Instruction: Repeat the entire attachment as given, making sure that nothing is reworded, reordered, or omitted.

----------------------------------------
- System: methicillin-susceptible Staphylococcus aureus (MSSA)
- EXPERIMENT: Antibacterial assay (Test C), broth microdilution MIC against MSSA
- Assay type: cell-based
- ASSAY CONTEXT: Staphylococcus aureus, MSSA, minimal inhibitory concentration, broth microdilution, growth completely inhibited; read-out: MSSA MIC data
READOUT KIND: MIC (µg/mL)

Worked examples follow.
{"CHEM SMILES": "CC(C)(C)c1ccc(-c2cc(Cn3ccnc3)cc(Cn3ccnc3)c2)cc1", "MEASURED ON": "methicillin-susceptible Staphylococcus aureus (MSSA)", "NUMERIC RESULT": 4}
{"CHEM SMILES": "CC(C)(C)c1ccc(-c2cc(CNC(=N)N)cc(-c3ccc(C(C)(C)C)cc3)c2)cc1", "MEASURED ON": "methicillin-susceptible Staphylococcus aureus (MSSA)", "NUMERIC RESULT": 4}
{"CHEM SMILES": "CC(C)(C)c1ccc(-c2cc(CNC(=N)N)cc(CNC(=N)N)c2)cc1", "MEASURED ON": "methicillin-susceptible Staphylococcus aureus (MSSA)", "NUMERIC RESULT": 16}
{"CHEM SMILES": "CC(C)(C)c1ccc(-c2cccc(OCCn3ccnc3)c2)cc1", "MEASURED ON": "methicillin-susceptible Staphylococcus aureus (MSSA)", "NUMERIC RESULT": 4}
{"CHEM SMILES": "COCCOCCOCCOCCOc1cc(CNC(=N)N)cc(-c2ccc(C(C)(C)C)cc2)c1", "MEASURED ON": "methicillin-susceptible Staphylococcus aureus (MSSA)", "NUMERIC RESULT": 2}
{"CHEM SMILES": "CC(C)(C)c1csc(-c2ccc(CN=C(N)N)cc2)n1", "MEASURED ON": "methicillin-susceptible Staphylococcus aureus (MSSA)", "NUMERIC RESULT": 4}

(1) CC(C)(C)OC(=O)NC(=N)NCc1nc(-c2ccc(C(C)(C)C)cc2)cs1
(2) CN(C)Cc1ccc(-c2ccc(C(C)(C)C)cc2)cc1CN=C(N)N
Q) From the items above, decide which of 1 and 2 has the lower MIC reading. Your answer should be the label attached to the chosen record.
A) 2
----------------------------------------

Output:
- System: methicillin-susceptible Staphylococcus aureus (MSSA)
- EXPERIMENT: Antibacterial assay (Test C), broth microdilution MIC against MSSA
- Assay type: cell-based
- ASSAY CONTEXT: Staphylococcus aureus, MSSA, minimal inhibitory concentration, broth microdilution, growth completely inhibited; read-out: MSSA MIC data
READOUT KIND: MIC (µg/mL)

Worked examples follow.
{"CHEM SMILES": "CC(C)(C)c1ccc(-c2cc(Cn3ccnc3)cc(Cn3ccnc3)c2)cc1", "MEASURED ON": "methicillin-susceptible Staphylococcus aureus (MSSA)", "NUMERIC RESULT": 4}
{"CHEM SMILES": "CC(C)(C)c1ccc(-c2cc(CNC(=N)N)cc(-c3ccc(C(C)(C)C)cc3)c2)cc1", "MEASURED ON": "methicillin-susceptible Staphylococcus aureus (MSSA)", "NUMERIC RESULT": 4}
{"CHEM SMILES": "CC(C)(C)c1ccc(-c2cc(CNC(=N)N)cc(CNC(=N)N)c2)cc1", "MEASURED ON": "methicillin-susceptible Staphylococcus aureus (MSSA)", "NUMERIC RESULT": 16}
{"CHEM SMILES": "CC(C)(C)c1ccc(-c2cccc(OCCn3ccnc3)c2)cc1", "MEASURED ON": "methicillin-susceptible Staphylococcus aureus (MSSA)", "NUMERIC RESULT": 4}
{"CHEM SMILES": "COCCOCCOCCOCCOc1cc(CNC(=N)N)cc(-c2ccc(C(C)(C)C)cc2)c1", "MEASURED ON": "methicillin-susceptible Staphylococcus aureus (MSSA)", "NUMERIC RESULT": 2}
{"CHEM SMILES": "CC(C)(C)c1csc(-c2ccc(CN=C(N)N)cc2)n1", "MEASURED ON": "methicillin-susceptible Staphylococcus aureus (MSSA)", "NUMERIC RESULT": 4}

(1) CC(C)(C)OC(=O)NC(=N)NCc1nc(-c2ccc(C(C)(C)C)cc2)cs1
(2) CN(C)Cc1ccc(-c2ccc(C(C)(C)C)cc2)cc1CN=C(N)N
Q) From the items above, decide which of 1 and 2 has the lower MIC reading. Your answer should be the label attached to the chosen record.
A) 2